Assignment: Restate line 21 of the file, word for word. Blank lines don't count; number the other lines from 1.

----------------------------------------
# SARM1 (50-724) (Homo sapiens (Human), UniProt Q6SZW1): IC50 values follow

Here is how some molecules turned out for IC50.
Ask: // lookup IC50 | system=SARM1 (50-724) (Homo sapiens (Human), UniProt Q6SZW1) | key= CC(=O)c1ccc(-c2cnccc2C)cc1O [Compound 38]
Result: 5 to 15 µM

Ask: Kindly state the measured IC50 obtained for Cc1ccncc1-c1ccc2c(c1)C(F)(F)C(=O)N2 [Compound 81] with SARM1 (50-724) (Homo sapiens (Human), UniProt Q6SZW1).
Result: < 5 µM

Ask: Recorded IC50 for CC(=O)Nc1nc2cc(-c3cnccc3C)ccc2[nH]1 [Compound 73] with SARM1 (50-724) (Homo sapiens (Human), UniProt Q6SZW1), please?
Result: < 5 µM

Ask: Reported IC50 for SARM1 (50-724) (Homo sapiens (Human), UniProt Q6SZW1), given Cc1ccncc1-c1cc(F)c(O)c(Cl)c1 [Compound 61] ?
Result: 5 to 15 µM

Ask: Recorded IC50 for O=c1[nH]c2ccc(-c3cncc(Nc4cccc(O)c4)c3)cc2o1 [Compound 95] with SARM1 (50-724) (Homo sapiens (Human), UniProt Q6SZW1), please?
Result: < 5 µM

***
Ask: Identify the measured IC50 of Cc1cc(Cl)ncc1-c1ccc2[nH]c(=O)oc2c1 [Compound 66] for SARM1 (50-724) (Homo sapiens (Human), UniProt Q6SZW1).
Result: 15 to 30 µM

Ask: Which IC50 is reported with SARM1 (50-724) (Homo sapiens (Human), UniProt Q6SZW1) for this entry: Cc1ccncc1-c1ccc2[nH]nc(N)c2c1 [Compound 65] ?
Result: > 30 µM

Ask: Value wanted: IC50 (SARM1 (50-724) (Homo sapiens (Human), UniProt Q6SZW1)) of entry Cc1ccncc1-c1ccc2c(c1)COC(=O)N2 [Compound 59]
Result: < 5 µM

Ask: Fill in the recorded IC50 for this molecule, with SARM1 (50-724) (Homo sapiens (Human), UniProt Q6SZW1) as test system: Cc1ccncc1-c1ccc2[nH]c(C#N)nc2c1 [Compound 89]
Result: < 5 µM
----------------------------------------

Result: < 5 µM